Perched high in the Himalayas, Bhutan is a small dreamy paradise. A country where rice is red and chilies are considered to be a vegetable, where development is measured not by Gross National Product, but by Gross National Happiness, Bhutan is the world’s last remaining Buddhist Kingdom. A visit here will bring you face to face with ancient monasteries, fortresses (called Dzongs), ancient temples with prayer flags fluttering high and the warmth of its people.
Don’t leave Bhutan before you:
- Paro: The verdant Paro Valley is regarded as one of the most beautiful in all of Bhutan. Take in the history-laden grandiose and breath taking scenery, sprinkled with traditional houses, monasteries, and ripening rice fields. If you are a nature lover looking for some peace and quiet, this is the place to be.
- Taktsang Monastery (Tiger’s Nest): Nestled on the edge of a precariously high cliff, the iconic Taktsang Goemba (monastery) is the unofficial symbol of Bhutan and one of the most sacred pilgrimage sites. A pony ride is available till the ‘cafeteria’, a wooden teahouse-restaurant located on the ridge, offering great views of the monastery. Whether you are spiritual or the adventurous kind, this is an exhilarating journey offering breathtaking views along the way. To enter the monastery, visitors require a special permit, which needs to be procured in advance.
- Trashi Chhoe Dzong: A must-see on every visitor’s list, the impressive structure with large golden Bhutanese-style spires on top is the seat of the national government, the national library, throne room of His Majesty the King of Bhutan and the nation’s largest monastery. It is also the venue of the famous Buddhist religious celebration, Thimpu Tshechu.
- Trekking on the Snowman Trek: The Snowman Trek is one of the most challenging and adventurous treks in the world. It starts at Paro and leads you through Lingshi and Laya to the remote corner of the Lunana Valley. Walk over 5,400 metres crossing four different passes and camp at high altitudes. The best time to enjoy treks here is between September and October.
- Mountain Biking in Paro and Punakha: Mountain biking trails are aplenty and an excellent choice if you want to explore further ruins and monasteries that are inaccessible by foot. Biking down the route from Paro to Bumthang, passing rice fields, rugged terrains and spiraling descents are popular among bikers. Punakha also has a number of trails for bikers; popular ones include one that starts from Pho Chhu and the other leading up to Tschochagsa.
- Rafting and Kayaking: The lower Paro Chhu River stretches for about seven kilometres and has many small boulder rapids. Mo Chhu on the other hand is more suitable for beginners and as the river flows through the valley, you get to see sights such as one of the queen’s winter residences, the king’s winter retreat and beautiful farmland.
When to Go:
September to November: The month of September marks the beginning of autumn in Bhutan and is considered great for visiting. Visitors are greeted with clear skies and pleasant weather. The maximum temperature rarely crosses 20 degrees Celsius and the minimum is around 4 degrees Celsius. This is also a great time to enjoy adventure activities such as trekking. Rain showers are common during this time of the year, so it is advised to carry an umbrella along.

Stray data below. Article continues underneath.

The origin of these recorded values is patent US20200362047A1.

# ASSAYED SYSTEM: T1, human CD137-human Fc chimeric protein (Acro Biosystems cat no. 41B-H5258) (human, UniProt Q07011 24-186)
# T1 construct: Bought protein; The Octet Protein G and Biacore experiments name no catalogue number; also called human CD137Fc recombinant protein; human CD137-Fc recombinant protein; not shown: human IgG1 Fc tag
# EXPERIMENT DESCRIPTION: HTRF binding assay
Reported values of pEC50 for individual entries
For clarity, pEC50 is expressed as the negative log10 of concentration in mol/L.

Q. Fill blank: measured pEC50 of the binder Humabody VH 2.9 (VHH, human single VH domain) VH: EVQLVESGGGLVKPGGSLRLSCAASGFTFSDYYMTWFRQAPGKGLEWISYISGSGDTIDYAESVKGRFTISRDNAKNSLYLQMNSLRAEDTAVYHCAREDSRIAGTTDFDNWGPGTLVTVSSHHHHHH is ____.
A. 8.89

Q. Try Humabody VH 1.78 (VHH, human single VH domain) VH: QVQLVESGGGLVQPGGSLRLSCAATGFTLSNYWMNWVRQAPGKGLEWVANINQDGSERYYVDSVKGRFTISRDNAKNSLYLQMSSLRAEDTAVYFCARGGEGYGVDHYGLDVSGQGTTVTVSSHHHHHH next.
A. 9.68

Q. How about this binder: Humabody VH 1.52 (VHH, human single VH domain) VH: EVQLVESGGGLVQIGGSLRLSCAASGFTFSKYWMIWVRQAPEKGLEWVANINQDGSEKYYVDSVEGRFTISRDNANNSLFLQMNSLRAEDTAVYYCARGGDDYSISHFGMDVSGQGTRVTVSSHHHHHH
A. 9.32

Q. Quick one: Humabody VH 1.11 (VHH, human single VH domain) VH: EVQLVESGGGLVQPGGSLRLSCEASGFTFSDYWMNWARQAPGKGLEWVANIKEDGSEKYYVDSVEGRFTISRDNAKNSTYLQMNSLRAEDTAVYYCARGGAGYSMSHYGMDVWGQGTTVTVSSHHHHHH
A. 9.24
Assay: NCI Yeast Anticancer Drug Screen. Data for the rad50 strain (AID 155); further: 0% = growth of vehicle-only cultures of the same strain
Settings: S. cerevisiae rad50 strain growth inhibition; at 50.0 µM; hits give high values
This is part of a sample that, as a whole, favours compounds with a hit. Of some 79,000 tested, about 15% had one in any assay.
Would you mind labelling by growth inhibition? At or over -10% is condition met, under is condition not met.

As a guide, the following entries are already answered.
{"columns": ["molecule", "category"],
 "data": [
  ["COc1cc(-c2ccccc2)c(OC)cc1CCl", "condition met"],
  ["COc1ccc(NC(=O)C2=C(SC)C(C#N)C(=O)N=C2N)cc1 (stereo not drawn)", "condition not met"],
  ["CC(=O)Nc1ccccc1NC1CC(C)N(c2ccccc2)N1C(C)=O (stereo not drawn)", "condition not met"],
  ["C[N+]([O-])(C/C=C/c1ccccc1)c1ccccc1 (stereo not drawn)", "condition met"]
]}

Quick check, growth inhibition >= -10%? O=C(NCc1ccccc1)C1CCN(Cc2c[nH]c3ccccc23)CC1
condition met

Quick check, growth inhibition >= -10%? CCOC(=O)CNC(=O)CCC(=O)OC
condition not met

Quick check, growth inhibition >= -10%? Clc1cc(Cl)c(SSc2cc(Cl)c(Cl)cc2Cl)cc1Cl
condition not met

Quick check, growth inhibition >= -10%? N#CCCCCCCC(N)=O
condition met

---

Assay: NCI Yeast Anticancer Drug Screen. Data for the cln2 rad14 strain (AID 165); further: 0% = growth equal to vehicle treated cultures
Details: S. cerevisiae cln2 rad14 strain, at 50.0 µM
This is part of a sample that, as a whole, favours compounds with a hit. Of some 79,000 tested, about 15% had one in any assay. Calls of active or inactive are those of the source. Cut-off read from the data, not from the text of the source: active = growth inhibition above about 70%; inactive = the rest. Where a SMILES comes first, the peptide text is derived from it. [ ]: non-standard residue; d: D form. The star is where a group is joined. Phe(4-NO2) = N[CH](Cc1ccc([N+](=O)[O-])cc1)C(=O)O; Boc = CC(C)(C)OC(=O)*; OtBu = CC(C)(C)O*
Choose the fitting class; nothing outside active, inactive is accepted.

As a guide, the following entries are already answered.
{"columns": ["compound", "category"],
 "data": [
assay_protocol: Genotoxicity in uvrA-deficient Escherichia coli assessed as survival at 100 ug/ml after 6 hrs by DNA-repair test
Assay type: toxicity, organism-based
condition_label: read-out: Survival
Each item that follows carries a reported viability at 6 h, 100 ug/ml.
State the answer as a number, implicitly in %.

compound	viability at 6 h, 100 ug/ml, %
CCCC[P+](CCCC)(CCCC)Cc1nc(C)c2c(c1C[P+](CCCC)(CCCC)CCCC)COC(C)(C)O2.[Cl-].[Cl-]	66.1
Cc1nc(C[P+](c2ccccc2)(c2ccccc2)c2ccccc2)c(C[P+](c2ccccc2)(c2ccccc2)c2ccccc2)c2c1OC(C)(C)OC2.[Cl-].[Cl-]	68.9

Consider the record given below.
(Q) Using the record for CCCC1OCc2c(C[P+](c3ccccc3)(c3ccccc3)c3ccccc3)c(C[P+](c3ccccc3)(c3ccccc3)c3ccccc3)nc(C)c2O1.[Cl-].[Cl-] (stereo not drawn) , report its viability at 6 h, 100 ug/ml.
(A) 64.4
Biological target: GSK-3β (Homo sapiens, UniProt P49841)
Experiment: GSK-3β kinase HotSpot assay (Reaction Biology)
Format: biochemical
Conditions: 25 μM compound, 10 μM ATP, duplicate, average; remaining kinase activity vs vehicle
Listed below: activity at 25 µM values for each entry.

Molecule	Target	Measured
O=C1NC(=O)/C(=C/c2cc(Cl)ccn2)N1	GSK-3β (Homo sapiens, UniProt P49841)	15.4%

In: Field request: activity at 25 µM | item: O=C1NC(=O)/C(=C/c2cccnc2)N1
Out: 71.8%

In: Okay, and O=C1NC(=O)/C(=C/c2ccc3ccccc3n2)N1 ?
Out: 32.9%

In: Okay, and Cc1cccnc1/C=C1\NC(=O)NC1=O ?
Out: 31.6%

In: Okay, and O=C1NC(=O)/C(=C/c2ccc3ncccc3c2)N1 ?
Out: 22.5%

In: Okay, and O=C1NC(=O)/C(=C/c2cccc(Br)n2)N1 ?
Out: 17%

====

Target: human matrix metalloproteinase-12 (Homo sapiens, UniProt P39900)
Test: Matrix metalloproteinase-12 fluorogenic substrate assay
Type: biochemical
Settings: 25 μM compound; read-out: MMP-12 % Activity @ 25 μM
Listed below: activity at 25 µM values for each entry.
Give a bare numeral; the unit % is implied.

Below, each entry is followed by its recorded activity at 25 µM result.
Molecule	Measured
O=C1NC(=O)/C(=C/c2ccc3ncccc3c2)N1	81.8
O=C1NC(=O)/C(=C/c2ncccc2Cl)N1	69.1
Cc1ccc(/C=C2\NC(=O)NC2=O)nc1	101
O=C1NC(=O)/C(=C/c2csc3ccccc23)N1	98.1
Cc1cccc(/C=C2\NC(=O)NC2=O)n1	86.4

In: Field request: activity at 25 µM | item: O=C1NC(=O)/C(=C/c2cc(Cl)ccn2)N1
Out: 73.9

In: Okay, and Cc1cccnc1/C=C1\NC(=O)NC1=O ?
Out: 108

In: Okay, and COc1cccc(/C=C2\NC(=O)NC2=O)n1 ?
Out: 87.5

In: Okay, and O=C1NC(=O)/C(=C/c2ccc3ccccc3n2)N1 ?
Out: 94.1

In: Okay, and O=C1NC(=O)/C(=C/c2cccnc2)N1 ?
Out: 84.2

December to February: Winters in Bhutan are beautiful and less crowded. It is also easier to secure a great deal on hotels during this time of the year. Days are sunny, though evenings and nights can be very cold. These months are ideal for white-water rafting and bird watching. The maximum temperature during this time is 9 degrees Celsius and the minimum temperature drops down to -10 degrees Celsius.
March to May: This time of the year is perfect to enjoy nature. Bird watchers will also be able to spot the abundant bird life in the region. Enjoy an unobstructed view of the peaks and also the famous Paro Tsechu, a popular festival. Don’t forget to carry woollens along, as it can be pretty cold.
June to August: The beginning of summer in Bhutan brings with it heavy rains. The mountains are cloaked in clouds and look absolutely surreal! The maximum temperature is about 21 degrees Celsius and the minimum temperature drops to 7 degrees Celsius. Since this is the wettest time of the year in Bhutan, make sure you carry an umbrella along.
By Air: Bhutan’s only international airport is in Paro, which is 6 kilometres away from the city. It is about an hour and a half away from Thimpu.
Road/Self Drive: Bhutan is well connected by roads. Thimpu has a city bus station from where inter-district buses depart and arrive. From Paro airport, Thimphu-bound taxis are available and can cost up to Nu 800. Self-driving from Phuentsholing is a scenic and enjoyable journey that takes about five hours (172 kilometres).
Taxi: To travel around, you can hire a taxi, which may be a little expensive. These tourist taxis charge about NU 15 per kilometre, with a minimum charge of about Nu 1,400 per day (which includes driver’s food, accommodation and fees). Keep in mind that taxis don’t run on meter and you may have to negotiate the fares beforehand.
On foot: Walking is a great way to explore the cities of Bhutan. Also, some villages are not connected by road, so travel by foot or on a pony is recommended.
What to Pack:
- Heavy warm clothes when travelling in winter and autumn and a light jacket for the rest of the year
- Walking shoes and trekking gear will come handy as the terrain is mountainous
- Beginning of summer brings heavy rain and it is a good idea to carry a sturdy umbrella
Bhutan is a pastoral delight with cascading rice fields, beautiful valleys, humbling mountain ranges and something to offer for every traveller. So come and experience the charm of one of the most inexplicable countries, the ‘last Shangri La’, and be mystified as you explore travel world’s best kept secret, Bhutan.